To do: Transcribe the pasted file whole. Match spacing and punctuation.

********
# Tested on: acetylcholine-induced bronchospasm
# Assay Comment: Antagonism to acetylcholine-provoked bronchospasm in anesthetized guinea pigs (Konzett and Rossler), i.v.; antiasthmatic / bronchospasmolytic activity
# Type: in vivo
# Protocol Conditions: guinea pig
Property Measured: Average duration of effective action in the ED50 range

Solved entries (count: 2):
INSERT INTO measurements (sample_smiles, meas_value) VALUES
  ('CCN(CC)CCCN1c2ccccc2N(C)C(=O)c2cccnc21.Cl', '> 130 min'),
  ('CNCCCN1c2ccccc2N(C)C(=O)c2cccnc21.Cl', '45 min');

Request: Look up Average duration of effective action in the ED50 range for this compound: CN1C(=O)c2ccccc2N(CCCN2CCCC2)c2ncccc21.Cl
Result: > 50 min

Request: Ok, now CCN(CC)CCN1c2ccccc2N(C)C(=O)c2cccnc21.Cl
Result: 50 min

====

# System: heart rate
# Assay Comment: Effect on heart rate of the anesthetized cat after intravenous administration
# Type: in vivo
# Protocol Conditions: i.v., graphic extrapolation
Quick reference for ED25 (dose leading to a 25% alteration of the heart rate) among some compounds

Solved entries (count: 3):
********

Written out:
# Tested on: acetylcholine-induced bronchospasm
# Assay Comment: Antagonism to acetylcholine-provoked bronchospasm in anesthetized guinea pigs (Konzett and Rossler), i.v.; antiasthmatic / bronchospasmolytic activity
# Type: in vivo
# Protocol Conditions: guinea pig
Property Measured: Average duration of effective action in the ED50 range

Solved entries (count: 2):
INSERT INTO measurements (sample_smiles, meas_value) VALUES
  ('CCN(CC)CCCN1c2ccccc2N(C)C(=O)c2cccnc21.Cl', '> 130 min'),
  ('CNCCCN1c2ccccc2N(C)C(=O)c2cccnc21.Cl', '45 min');

Request: Look up Average duration of effective action in the ED50 range for this compound: CN1C(=O)c2ccccc2N(CCCN2CCCC2)c2ncccc21.Cl
Result: > 50 min

Request: Ok, now CCN(CC)CCN1c2ccccc2N(C)C(=O)c2cccnc21.Cl
Result: 50 min

====

# System: heart rate
# Assay Comment: Effect on heart rate of the anesthetized cat after intravenous administration
# Type: in vivo
# Protocol Conditions: i.v., graphic extrapolation
Quick reference for ED25 (dose leading to a 25% alteration of the heart rate) among some compounds

Solved entries (count: 3):